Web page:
Popping the Cork on Fine Wine Investing

4 mins. to read
Popping the Cork on Fine Wine Investing

The third quarter of this year saw an intensified economic slowdown due to continued high inflation, supply chain issues and tighter financial market conditions. Among many other issues, the British pound fell to its lowest level against the U.S. dollar since 1985 leading to UK stocks plummeting, while the US market took a dip due to global recession fears.

While this equates to a dim outlook for mainstream markets, alternative assets such as fine wine have performed well. The fundamentals of fine wine investing come down to two factors: supply and demand. As fine wine matures and improves with age, it becomes more desirable – and therefore valuable – over time, while the consumption of fine wines increases the rarity of certain vintages, pushing the price up as more investors seek out fewer bottles. And the situation is compounded by an ever-increasing global demand for this particular asset.

Weaknesses in Sterling were one of the reasons for leading fine wine indices making gains in Q3 of 2022. Champagne was the main force behind the increases; however, Burgundy also enjoyed consistently high levels of demand and overtook Bordeaux as the most traded fine wine region in August. While Burgundy is well known for producing some of the world’s most expensive wines, right now it is enjoying its biggest gains from the value-driven segment of the market. Those wines are naturally more attractive to retail investors looking to build a diversified portfolio. Exclusivity has been another driving force behind the high demand for both Burgundy and Champagne.

Although, the beginning of September saw Bordeaux return to the spotlight thanks to the 2022 revision of the Saint-Emilion classification. Château Figeac was promoted to Premier Grand Cru Classe A status, which led to new price records for some of its older vintages like 2008 and 2013. The more recent 2019 and 2020 also rose in value following the announcement.

With many predicting a winter of discontent for major markets, investors are looking to reduce risk through diversification; a key beneficiary of this will be the fine wine market. The top end of the fine wine market is self-contained and, to a large extent, separated from the financial markets, because it, much like a tracker or passive investment vehicle, shadows the movement of wealth around the globe rather than being attached to a single economy. This unique characteristic means it is less susceptible to the volatility experienced in conventional markets and makes it an appealing investment option.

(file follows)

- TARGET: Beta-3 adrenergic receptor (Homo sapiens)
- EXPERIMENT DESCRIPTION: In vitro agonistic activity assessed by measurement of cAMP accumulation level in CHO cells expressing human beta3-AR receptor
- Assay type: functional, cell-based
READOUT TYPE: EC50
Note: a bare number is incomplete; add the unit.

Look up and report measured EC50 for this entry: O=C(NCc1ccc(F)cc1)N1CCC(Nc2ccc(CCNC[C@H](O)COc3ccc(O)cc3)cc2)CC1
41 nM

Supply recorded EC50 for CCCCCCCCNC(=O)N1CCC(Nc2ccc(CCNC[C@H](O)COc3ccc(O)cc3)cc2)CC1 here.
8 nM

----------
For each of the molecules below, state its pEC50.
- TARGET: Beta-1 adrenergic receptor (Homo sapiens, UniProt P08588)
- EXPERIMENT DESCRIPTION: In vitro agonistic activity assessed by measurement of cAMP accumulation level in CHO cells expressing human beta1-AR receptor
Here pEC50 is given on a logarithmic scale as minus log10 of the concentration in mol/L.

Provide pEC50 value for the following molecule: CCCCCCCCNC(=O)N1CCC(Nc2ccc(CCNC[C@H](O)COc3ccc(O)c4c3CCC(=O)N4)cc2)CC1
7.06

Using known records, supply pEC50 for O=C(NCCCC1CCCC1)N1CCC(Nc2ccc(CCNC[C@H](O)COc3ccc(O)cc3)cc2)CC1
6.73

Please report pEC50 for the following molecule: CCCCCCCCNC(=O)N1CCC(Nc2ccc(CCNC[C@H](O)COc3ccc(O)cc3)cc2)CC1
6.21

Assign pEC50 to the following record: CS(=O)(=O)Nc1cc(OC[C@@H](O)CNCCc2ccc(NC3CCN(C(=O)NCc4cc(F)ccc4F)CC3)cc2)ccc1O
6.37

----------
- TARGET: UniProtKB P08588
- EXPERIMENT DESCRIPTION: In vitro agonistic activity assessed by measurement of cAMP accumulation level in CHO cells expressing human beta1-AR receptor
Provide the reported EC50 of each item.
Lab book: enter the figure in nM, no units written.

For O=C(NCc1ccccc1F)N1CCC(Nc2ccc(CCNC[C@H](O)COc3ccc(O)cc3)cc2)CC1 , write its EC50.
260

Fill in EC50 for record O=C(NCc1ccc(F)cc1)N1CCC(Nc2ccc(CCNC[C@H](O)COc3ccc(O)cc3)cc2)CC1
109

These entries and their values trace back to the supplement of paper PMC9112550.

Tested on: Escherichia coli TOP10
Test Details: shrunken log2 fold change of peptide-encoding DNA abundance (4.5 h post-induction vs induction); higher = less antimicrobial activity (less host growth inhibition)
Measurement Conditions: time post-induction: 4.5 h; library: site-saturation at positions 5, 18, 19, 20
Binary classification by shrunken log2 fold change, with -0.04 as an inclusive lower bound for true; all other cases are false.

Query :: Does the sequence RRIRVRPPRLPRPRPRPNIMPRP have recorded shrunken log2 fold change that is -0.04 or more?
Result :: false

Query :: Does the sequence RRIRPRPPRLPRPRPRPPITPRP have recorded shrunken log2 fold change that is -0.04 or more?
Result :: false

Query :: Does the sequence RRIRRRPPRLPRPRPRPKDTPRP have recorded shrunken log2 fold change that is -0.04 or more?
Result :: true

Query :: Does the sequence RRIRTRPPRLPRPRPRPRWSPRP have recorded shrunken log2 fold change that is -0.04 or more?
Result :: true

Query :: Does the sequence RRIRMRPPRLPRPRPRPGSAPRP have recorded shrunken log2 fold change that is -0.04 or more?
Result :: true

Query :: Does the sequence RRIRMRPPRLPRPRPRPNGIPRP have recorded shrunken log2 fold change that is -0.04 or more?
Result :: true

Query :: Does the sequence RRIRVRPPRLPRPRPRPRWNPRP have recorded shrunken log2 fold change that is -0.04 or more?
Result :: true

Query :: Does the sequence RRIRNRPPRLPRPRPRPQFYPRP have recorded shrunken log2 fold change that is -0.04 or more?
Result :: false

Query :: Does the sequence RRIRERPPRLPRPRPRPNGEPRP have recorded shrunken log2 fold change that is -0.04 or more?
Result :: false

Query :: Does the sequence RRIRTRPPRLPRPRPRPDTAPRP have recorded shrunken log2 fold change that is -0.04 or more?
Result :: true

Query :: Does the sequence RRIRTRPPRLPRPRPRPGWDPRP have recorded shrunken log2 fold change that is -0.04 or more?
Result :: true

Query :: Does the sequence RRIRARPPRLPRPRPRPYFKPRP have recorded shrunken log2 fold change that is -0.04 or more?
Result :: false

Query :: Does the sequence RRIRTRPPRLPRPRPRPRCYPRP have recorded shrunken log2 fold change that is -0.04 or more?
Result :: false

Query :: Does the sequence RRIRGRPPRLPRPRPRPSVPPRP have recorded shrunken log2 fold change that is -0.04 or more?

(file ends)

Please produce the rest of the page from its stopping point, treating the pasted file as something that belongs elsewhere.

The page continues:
The price of a fine wine can be affected by several factors, well beyond the simplicity of it being heralded as a good vintage from a reputable producer. The market is constantly evolving; more information is available to collectors than ever before – including a wealth of statistical data – upon which to base purchasing decisions.

Although collecting wine as an investment to trade in the future is not a new concept, over the past 25 to 30 years it has become one of the most popular soft commodity markets due to its flexibility, limited production, and stability. It also has an extremely strong track record of providing inflation protection, which has become an increasingly attractive quality with inflation remaining stubbornly high across many developed economies.

Fine wine’s performance in the past quarter has placed it in a good position to face the economic volatility that has already affected mainstream markets. Even within the relatively small universe of this alternative asset class, diversity thrives. The past three months were proof of the increased broadening, both within the market for older investment wines and among the new releases we’ve seen.

While there is no guarantee that price increases will continue at pace, some labels have continued to deliver great investment returns. Burgundy and Champagne seem determined to continue their ascent, but it remains to be seen for how long. The inflation pressure might prompt buyers to look for fine wines from less traditional wine regions that, first and foremost, offer value.

While the winter months will test the strength of the market, fine wine has many assets in its favour and a tipple for every investment taste.

As fine wine becomes a more popular investing option, companies such as WineCap are trying to democratise what was once only the playing field of high-net-worth individuals and sophisticated investors. By harnessing cutting-edge technology, and lower fee models, retail investors can now make the most of the fine wine’s stable and diversifying powers in the current inflationary environment.

About WineCap

With decades of experience navigating the international fine wine market via Los Angeles, Bordeaux and London, WineCap aims to democratise wine investing while offering propositions that translate into maximised profits for their customers.

Their proprietary in-house technology enables them to continually monitor the global marketplace while also tapping into many other third-party fine wine authorities, securing only the most current and reliable market data, trends and fluctuations.

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